The Polish mountains - summer and winter

Summer holidays

Winter holiday

General about the mountains

Poland's southern border extends to its full extent through mountainous areas.

The Sudety stretches from west to southeast about 300 km in length and about 50 km in width. These are ancient mountains in terms of their geological origins. The Sudets are characterized by long, flat mountain ridges with evenly sloping mountain sides. In some areas of these mountains there are interesting, freestanding cliffs, about which legends are sometimes told, because their shape can sometimes resemble human figures, e.g. the petrified knight (thus in the Góry Stołowe mountain range).
The highest mountain range in the Sudets is Karkonosze (between Szklarska Poręba and Karpacz), where the highest point is Śnieżka (1610 m). Karkonosze is established as a national park in Poland as well as on the Czech side of the border, where most of the mountain range is located. The wooded parts of the Sudeter Mountains are at the top of the red fir and further down with the forests of red fir, fir and beech.

Carpathian Mountains
Carpathians: The Polish Carpathian Mountains make up only the smaller, northwestern part of this large mountain range. In Poland, you don't say that “goes to the Carpathians“but, on the other hand, to go to Beskidy, Tatry or Bieszczady, using the special names of the areas of the Carpathian chain which – in whole or in part – lie in Poland.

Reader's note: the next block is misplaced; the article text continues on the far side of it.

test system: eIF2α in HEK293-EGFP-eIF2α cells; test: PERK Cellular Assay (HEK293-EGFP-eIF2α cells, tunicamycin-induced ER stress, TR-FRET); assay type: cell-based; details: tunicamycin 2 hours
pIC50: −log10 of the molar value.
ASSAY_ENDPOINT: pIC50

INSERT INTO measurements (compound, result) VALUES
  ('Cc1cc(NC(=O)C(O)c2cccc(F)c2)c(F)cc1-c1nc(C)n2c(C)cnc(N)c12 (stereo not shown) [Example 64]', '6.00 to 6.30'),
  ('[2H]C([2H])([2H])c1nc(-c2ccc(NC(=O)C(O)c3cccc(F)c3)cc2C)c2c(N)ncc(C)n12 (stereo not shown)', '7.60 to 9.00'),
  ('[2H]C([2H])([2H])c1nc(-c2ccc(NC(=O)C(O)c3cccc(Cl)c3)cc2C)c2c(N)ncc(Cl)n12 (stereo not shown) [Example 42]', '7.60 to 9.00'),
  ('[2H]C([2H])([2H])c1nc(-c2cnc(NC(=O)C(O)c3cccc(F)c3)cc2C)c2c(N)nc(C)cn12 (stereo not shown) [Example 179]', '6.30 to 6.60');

Beskidy (which is again divided into smaller mountain areas with special names) extends from the city of Cieszyn (on the Polish-Czech border) and eastward all the way to the Ukrainian border – and on into Ukraine. Of the eastern branch of the entire Beskidy chain, only the part bearing the name Bieszczady is located in the Polish southeastern corner of Poland.
About halfway between the western part of the Beskidy Mountains and the Ukrainian border lies the highest mountain area in the Carpathians: Tatry. This mountain range is located on both sides of the Polish-Slovak border.
Beskidy – which, like Sudety, is wooded – is generally slightly higher than the Sudets (Sudety) and at the same time slightly younger than these. As a rule, the hillsides of Beskidy are steeper and the ridges more rounded. The highest point in Beskidy is Babia Góra (1725 m); around this mountain massif a national park has been set up.
The Beskidy Mountains are located in the area of Poland and Central Europe, formerly known as Galicia (Galicia). Until recently, there was an expression in Poland: “bidding galicyjska” (“Galician poverty”), as a term for very difficult living conditions. It was mainly from here, from Galicia, that young Polish girls around the turn of the century were brought to Denmark as laborers on the beet fields of Lolland and Falster.

Tatry is in a straight line south of Kraków and most of the area is located in Slovakia. These are relatively young mountains with pointed peaks. The lowest elevations are over 900 meters and the highest peak, Rysy (in the Polish part of Tatry) reaches 2499 meters. The highest parts have alpine forms. The highest vegetation on the mountains is of the same type as the alpine flora, further down there are low dwarf-like growths and only at heights below 1250 meters do forests grow.
In the highest parts of Tatry are several mountain lakes and caves. 1393 meters above sea level is the largest lake in Tatry, Morskie Oko, at 34.9 ha. – Tatry is classified as a national park.

Pieniny is a mountain range in southern Poland and partly in northern Slovakia; The mountain range forms part of the extensive Pieniny rock belt between the Bialka Valley in Poland to the west and the Poprad Valley at St. L’oven in Slovakia.